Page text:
It’s all about who you are – or pretend to be

Status matters in India. A lot. So I’m not surprised that a gang leader, disguised as a lawyer, could just walk past all the security checks at Rohini court in Delhi without being stopped. If he just looked like he entered through the lawyer’s gate every day without flashing his card, he for sure didn’t have much problems.

As the “Times of India” reports, the guy was wearing the black mantle of a lawyer, when he and nine other men set out to kill a rival gangster on the court premises. “He carried a couple of  ‘case files’ which contained two pistols and stood outside the courtroom waiting for the target,” the article reads.

But the police was second to none. “Around 11am, at least 100 men from the special cell armed with Glock pistols spread across the court premises. A few were dressed as lawyers, others as litigants, while some pretended to be ‘bad characters’, walking around with shirt buttons open,” the paper reports.

Sharing the story with my colleague, he tells me that while researching stories, he sometimes only says he’s “calling from Delhi”, when he tries to get an official or manager on the phone. The office assistances or secretaries then assume he’s calling from the headquarters or the branch in Delhi and transfer the call – which they otherwise often wouldn’t.

Every now and then, he also profits from some misunderstanding. More than once he correctly introduced himself as “calling from the German Press Agency”, and the call got transferred, him being introduced as someone “from the German Presidency”.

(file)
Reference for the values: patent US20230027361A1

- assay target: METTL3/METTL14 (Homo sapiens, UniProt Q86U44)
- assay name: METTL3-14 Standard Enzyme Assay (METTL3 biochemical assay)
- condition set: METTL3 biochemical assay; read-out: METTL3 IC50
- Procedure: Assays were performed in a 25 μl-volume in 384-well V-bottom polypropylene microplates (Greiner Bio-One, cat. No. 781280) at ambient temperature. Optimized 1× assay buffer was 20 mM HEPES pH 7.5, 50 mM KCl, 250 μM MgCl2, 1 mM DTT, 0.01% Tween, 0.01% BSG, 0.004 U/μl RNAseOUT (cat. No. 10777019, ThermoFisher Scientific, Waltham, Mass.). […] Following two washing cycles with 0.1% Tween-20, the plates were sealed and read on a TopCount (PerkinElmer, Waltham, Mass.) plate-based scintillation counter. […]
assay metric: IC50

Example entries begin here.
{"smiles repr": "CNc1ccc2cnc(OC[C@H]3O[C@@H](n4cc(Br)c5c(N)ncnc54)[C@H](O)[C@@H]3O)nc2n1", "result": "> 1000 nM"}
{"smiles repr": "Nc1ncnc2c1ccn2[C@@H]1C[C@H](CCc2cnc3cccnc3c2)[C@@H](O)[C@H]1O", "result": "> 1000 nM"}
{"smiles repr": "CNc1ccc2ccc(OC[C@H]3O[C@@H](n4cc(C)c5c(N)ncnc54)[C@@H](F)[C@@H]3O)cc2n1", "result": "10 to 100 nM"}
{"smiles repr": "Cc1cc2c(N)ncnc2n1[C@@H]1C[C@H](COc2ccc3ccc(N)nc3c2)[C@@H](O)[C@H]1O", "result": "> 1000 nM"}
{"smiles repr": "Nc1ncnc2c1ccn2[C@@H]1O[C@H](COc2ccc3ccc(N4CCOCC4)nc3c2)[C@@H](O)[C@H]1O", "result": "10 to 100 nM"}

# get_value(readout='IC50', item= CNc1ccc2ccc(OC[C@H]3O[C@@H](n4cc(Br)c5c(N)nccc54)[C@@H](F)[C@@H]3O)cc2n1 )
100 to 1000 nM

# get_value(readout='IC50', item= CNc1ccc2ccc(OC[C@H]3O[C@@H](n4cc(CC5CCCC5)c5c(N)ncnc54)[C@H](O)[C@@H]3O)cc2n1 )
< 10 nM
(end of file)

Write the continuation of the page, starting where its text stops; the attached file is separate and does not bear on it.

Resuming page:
But back to the security guys: I also always look super-confident and if I knew where I was going when I enter business houses or civil servant’s offices. Most of the time, no guard stops me. Otherwise they would get out a huge big book where I have to write down all my details (including visa number) or, worse, ask for some permission from someone.

A diplomat friend even made it a point to ignore the ever-present metal detectors in front of hotels and other premises. She never placed her bag on the belt and just walked pass the body scanner. She always got away with it. But in case some guard would’ve taken his job seriously, she would’ve flashed her diplomatic pass, of course.


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